• Describe the current status of humanitarian immigration relief & Deferred Action for Childhood Arrivals (DACA)
  • Describe temporary Protected Status (TPS) & Reasons for deportation
  • Identify an organization to contact if a client experiences discrimination

Subject Matter Expert

  • Margalit Tepper

    Margalit Tepper

  • Margalit Tepper is the Integration Projects Lead at MIRA Coalition, working on initiatives related to education, social integration, and immigrant family wellbeing. She has previously worked in refugee resettlement case management and managed an ESOL program. Margalit holds a B.S. in Human Development from Indiana University, and an M.S.W. with concentrations in child welfare and immigrant and refugee populations from Boston College.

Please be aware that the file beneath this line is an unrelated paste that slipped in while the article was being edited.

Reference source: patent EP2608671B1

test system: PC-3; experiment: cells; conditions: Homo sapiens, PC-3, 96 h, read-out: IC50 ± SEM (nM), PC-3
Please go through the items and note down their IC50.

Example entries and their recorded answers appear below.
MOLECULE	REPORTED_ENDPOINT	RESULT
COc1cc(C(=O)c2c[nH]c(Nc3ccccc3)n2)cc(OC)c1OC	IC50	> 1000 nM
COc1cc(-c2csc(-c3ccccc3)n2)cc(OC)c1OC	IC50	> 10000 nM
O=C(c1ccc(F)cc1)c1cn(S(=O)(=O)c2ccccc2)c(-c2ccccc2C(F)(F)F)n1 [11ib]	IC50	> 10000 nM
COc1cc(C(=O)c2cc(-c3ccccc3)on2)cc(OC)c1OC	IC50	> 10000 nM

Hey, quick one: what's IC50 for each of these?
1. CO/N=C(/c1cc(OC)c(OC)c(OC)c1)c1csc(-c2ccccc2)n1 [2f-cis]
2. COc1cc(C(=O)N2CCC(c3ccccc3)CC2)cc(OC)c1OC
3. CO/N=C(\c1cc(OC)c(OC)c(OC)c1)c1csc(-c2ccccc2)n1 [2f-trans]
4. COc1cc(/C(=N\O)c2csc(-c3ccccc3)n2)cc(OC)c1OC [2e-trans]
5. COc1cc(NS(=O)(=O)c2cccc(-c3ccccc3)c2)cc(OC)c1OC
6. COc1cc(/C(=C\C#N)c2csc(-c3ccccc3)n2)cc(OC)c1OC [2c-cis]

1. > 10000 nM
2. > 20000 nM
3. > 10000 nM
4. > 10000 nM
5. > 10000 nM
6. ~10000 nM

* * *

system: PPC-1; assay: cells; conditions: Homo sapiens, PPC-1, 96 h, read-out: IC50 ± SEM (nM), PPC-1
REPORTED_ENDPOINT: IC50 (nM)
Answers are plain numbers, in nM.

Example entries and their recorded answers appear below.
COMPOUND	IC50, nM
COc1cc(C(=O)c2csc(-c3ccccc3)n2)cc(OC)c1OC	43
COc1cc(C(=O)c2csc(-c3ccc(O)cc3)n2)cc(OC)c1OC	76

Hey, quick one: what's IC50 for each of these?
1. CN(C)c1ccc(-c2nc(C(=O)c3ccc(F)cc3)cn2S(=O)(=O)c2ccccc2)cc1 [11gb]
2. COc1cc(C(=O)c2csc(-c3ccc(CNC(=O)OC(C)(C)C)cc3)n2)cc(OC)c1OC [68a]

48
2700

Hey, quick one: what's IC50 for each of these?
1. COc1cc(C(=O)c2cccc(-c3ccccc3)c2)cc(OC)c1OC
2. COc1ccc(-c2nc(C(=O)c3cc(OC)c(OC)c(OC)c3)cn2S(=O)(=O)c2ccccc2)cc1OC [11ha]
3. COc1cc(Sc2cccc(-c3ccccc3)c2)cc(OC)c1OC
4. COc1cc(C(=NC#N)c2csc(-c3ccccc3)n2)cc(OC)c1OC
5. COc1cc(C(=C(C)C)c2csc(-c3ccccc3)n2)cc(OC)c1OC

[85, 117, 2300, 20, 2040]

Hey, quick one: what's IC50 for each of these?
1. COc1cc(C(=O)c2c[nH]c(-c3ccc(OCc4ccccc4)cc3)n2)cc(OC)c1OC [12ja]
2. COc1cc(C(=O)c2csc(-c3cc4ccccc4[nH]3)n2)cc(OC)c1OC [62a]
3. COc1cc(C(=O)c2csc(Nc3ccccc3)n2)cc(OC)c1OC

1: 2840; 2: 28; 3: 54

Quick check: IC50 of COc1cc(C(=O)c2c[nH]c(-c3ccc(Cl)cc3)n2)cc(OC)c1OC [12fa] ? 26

• Jessica Chicco

  • Jessica Chicco oversees MIRA Coalition's education and training programs, citizenship program, and federal policy work. Prior to joining MIRA she was the Senior Immigration Attorney at DOVE (Domestic Violence Ended, Inc.) where she represented immigrant survivors of domestic violence. Jessica has wide-ranging experience working with community-based immigrant organizations in the greater Boston area. She holds a JD from NYU Law School and a BSFS from Georgetown University.


  • Lisette Blondet

  • Lissette Blondet is the director of the Massachusetts Association of Community Health Workers (MACHW). She has dedicated most of her professional life to anchoring community health workers (CHWs) as public health professionals.